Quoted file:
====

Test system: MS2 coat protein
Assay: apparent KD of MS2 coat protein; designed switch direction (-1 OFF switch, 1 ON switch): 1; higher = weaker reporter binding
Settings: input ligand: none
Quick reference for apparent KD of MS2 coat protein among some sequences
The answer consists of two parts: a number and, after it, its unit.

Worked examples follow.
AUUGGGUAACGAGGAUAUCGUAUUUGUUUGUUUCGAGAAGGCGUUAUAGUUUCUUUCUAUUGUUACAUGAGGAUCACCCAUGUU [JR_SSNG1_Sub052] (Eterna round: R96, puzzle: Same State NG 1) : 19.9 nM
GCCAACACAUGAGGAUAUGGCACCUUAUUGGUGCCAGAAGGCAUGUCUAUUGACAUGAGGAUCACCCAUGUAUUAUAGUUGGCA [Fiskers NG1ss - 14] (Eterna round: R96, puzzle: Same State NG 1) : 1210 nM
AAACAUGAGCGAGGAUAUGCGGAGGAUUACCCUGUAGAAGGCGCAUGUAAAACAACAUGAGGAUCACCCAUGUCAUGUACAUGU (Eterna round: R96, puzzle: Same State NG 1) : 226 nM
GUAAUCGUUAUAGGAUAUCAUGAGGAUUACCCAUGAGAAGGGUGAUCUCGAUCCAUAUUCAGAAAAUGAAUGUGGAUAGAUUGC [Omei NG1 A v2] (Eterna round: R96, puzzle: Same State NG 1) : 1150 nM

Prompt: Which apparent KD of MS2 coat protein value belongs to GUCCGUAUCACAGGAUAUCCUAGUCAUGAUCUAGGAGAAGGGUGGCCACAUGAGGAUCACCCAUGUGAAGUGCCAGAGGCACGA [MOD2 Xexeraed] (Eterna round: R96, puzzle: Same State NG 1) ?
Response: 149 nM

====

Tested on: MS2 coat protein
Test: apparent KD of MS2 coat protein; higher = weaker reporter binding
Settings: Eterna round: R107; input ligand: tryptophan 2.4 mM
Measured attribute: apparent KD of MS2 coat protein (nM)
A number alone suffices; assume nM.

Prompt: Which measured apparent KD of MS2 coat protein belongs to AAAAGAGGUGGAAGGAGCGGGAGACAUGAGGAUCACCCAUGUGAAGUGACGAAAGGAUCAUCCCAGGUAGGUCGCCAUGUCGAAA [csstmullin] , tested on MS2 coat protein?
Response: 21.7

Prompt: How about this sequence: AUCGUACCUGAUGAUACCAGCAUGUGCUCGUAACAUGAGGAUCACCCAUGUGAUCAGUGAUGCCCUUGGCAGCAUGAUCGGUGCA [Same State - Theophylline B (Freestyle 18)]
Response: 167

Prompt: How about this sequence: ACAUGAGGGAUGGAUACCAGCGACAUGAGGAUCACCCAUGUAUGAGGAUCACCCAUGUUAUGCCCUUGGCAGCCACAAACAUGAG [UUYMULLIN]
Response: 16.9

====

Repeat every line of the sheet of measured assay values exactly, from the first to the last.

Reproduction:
Test system: MS2 coat protein
Assay: apparent KD of MS2 coat protein; designed switch direction (-1 OFF switch, 1 ON switch): 1; higher = weaker reporter binding
Settings: input ligand: none
Quick reference for apparent KD of MS2 coat protein among some sequences
The answer consists of two parts: a number and, after it, its unit.

Worked examples follow.
AUUGGGUAACGAGGAUAUCGUAUUUGUUUGUUUCGAGAAGGCGUUAUAGUUUCUUUCUAUUGUUACAUGAGGAUCACCCAUGUU [JR_SSNG1_Sub052] (Eterna round: R96, puzzle: Same State NG 1) : 19.9 nM
GCCAACACAUGAGGAUAUGGCACCUUAUUGGUGCCAGAAGGCAUGUCUAUUGACAUGAGGAUCACCCAUGUAUUAUAGUUGGCA [Fiskers NG1ss - 14] (Eterna round: R96, puzzle: Same State NG 1) : 1210 nM
AAACAUGAGCGAGGAUAUGCGGAGGAUUACCCUGUAGAAGGCGCAUGUAAAACAACAUGAGGAUCACCCAUGUCAUGUACAUGU (Eterna round: R96, puzzle: Same State NG 1) : 226 nM
GUAAUCGUUAUAGGAUAUCAUGAGGAUUACCCAUGAGAAGGGUGAUCUCGAUCCAUAUUCAGAAAAUGAAUGUGGAUAGAUUGC [Omei NG1 A v2] (Eterna round: R96, puzzle: Same State NG 1) : 1150 nM

Prompt: Which apparent KD of MS2 coat protein value belongs to GUCCGUAUCACAGGAUAUCCUAGUCAUGAUCUAGGAGAAGGGUGGCCACAUGAGGAUCACCCAUGUGAAGUGCCAGAGGCACGA [MOD2 Xexeraed] (Eterna round: R96, puzzle: Same State NG 1) ?
Response: 149 nM

====

Tested on: MS2 coat protein
Test: apparent KD of MS2 coat protein; higher = weaker reporter binding
Settings: Eterna round: R107; input ligand: tryptophan 2.4 mM
Measured attribute: apparent KD of MS2 coat protein (nM)
A number alone suffices; assume nM.

Prompt: Which measured apparent KD of MS2 coat protein belongs to AAAAGAGGUGGAAGGAGCGGGAGACAUGAGGAUCACCCAUGUGAAGUGACGAAAGGAUCAUCCCAGGUAGGUCGCCAUGUCGAAA [csstmullin] , tested on MS2 coat protein?
Response: 21.7

Prompt: How about this sequence: AUCGUACCUGAUGAUACCAGCAUGUGCUCGUAACAUGAGGAUCACCCAUGUGAUCAGUGAUGCCCUUGGCAGCAUGAUCGGUGCA [Same State - Theophylline B (Freestyle 18)]
Response: 167

Prompt: How about this sequence: ACAUGAGGGAUGGAUACCAGCGACAUGAGGAUCACCCAUGUAUGAGGAUCACCCAUGUUAUGCCCUUGGCAGCCACAAACAUGAG [UUYMULLIN]
Response: 16.9